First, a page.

Prime Minister Chris Hipkins has announced today that the New Zealand Government will back down from its plan to cut the speed limit on most of the country’s state highways.
The Government now only plans to focus on the “most dangerous 1 per cent” of state highways as it switches its focus to recovery and rebuild efforts of flood and slip damaged roads following Cyclone Gabrielle.
“That means speed limits will reduce in the places where there are the highest numbers of deaths and injuries and where local communities support change,” Hipkins said.
“We will continue to make targeted reductions in the areas immediately around schools and marae and in small townships that a state highway runs through.”
The nationwide speed limit cut was apart of Waka Kotahi’s Interim State Highway Speed Management Plan which has now been thrown by the wayside in favour of supporting Kiwis struggling with the cost of living.
In the plan, it was outlined that much of the state highway system would have its speed limits changed from 100km/h to 80km/h which was part of the transport agency’s Road to Zero campaign which aims to reduce the number of deaths on our roads.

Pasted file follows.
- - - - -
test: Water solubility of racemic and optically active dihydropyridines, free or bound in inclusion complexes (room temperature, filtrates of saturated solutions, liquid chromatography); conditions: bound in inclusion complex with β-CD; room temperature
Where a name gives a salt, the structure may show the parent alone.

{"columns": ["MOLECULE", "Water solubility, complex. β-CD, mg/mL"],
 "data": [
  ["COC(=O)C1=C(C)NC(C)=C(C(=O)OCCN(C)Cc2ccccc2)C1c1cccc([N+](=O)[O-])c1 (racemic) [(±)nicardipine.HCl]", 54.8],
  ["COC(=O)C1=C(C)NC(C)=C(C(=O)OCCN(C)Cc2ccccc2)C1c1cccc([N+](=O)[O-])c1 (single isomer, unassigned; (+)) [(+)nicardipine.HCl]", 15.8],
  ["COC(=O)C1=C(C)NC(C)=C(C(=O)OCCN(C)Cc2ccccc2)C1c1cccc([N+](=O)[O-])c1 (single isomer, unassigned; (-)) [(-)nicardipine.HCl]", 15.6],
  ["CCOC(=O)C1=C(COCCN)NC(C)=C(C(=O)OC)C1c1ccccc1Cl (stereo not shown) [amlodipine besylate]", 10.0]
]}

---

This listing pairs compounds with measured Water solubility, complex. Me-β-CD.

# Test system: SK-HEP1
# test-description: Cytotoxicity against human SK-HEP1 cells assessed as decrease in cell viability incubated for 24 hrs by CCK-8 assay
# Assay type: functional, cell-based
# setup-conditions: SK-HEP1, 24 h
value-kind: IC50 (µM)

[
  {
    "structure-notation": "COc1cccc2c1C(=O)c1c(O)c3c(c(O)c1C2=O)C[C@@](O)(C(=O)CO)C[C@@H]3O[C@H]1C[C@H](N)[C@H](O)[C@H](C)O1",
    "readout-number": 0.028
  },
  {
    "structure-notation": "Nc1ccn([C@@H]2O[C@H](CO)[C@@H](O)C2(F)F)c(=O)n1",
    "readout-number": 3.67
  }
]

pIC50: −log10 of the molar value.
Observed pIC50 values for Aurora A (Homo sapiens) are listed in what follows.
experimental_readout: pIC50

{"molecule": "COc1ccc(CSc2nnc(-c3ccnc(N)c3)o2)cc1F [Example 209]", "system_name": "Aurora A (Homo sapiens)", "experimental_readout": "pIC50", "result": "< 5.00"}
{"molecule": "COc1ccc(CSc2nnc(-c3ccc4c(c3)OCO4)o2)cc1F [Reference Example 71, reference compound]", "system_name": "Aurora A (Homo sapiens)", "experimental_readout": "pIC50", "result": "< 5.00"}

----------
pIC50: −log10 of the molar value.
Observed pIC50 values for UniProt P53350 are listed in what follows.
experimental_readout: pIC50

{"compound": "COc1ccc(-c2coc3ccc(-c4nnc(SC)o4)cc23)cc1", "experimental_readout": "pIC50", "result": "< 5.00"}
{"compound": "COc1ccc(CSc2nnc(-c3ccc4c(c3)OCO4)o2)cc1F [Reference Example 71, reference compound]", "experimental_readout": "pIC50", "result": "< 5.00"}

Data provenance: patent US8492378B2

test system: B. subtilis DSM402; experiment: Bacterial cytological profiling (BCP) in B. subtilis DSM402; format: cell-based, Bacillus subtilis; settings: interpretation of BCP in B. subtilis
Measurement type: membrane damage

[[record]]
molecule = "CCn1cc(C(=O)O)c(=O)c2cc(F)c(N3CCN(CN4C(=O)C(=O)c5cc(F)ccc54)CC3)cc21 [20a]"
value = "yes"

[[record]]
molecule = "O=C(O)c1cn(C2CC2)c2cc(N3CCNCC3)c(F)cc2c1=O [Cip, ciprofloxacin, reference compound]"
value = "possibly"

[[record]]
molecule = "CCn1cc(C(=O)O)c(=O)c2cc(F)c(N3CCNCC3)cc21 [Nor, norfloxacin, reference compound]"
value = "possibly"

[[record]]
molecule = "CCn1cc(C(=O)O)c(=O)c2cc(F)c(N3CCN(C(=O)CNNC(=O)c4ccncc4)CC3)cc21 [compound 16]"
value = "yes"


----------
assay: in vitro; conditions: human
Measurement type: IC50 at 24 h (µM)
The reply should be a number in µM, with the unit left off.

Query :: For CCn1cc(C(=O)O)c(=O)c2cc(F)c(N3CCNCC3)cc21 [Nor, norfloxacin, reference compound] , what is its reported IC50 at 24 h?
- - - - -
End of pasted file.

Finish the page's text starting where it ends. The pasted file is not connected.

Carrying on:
This would have seen approximately 500km of roads have their speed limits reduced but now only applies to 1 per cent of state highways.
The Government will save approximately $1 billion by getting rid of the plan alongside the many others it backed down from today.
Also on the chopping block in today’s announcement is the Government’s Clean Car Upgrade programme which aimed to move low to mid-income families out of high emitting vehicles into greener hybrids and electric vehicles.
The Government also announced it will no longer lease clean cars to low income families as the communities it was set to trial the programme in are among the most affected by the recent barrage of severe weather.
Hipkins said the scheme isn’t the most effective way to increase the uptake of low-emission vehicles.